It’s been four states, four months and more than 1,000 miles since one New York resident started a trek from Seattle to the nation’s capital. Alan Bounville, a gay man, will be stopping in Salt Lake City as he makes the 6,000 mile walk, to have several events and performances. He is walking to raise awareness about queer equality, specifically gender identity and expression.
Bounville, who studies educational theater, uses his knowledge about citizen activism and theater to help train interested individuals and generate community discussions.
“I’ve been making my way across the nation and when I stop and do a performance or give a presentation, I try to let everything be organic,” Bounville said. “I don’t go into a city or town with an agenda. I try to lend what I know to those that are interested in what I am doing and those that want to do more in their own communities.”
Bounville will be speaking at the Cathedral of Hope Sunday Service, 555 E. 200 South, Sept. 4, 10:30 a.m. until noon. On Sept. 6, a Fireside for Gender Equality will be held at Liberty Park, 900 South and 500 East, 8 p.m. Bounville will give a performance of one of his one-man plays and a discussion of the needs of Salt Lake City’s queer community.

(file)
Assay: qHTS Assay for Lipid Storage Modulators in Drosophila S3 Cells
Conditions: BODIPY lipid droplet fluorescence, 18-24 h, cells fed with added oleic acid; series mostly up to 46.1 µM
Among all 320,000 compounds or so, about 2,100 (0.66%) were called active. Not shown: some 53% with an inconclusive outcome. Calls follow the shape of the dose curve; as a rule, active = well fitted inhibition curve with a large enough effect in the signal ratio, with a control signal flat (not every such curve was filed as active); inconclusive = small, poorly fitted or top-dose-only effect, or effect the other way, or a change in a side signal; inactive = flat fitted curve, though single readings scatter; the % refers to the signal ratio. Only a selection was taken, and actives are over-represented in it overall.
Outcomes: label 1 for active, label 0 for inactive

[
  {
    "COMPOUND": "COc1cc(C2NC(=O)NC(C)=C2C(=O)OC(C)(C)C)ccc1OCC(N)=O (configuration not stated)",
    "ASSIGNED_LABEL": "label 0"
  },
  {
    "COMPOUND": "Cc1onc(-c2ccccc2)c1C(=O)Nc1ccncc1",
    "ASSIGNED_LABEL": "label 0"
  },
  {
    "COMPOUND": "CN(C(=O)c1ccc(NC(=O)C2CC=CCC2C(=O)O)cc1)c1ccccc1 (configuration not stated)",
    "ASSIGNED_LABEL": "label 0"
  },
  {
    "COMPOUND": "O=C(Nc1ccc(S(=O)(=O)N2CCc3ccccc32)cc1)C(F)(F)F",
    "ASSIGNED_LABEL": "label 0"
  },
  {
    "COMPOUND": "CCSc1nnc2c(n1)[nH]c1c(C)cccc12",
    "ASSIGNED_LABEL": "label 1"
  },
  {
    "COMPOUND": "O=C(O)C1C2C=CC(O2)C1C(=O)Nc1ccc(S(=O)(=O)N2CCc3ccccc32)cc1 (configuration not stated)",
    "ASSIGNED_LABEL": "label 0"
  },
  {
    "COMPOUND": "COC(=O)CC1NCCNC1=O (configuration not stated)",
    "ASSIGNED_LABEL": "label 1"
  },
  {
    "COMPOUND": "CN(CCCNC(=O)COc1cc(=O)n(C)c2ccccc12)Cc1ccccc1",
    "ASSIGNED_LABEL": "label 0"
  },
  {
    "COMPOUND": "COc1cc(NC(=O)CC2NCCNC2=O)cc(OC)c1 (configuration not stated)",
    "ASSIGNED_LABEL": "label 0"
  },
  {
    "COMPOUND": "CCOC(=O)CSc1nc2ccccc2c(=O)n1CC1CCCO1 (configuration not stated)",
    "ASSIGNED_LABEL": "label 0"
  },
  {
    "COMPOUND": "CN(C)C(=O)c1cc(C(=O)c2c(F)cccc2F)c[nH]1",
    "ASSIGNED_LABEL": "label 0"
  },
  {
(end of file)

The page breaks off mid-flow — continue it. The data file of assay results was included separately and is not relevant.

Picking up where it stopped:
“It’s so important to be agents of change and demand the change we deserve,” Bounville said. “While some groups will use lobbyists and spend millions, but true change has to come from everyday people like you and me. We have to demand it from leaders and let them know we’re not just going to sit back and be quiet.”
Bounville has worked his way through Washington, Oregon and Idaho and is now walking through Salt Lake City to Denver. Along the way, he’s heard stories of discrimination, cruelty and unkindness, which is what motivates him to keep walking. While there are a few people that might feel somewhat awkward when he tells them what he’s doing, overall, his reception has been welcoming and enlightening, he said.
“When I stopped in Pocatello I was so happy to see how the community gathered and voiced a concern over not having any GSAs in school. I love watching the community gather and if I can lend a hand, then that’s even better,” Bounville said.
As a member of the group, Connecting Rainbows, he spoke with other members about the importance of getting out in the community and walking for equality.
“I decided to put it into practice and work my way across the country,” Bounville said.
Former Salt Lake resident Christopher Cooke joined Bounville in the trek from Pocatello to Salt Lake City.
Bounville is looking for people to join him on his walk and donors to help him continue marching for the cause. For more information about how to get involved, go to IntoTheLightWalk.com. Donations can be made through a 501(c)3 and are tax deductible.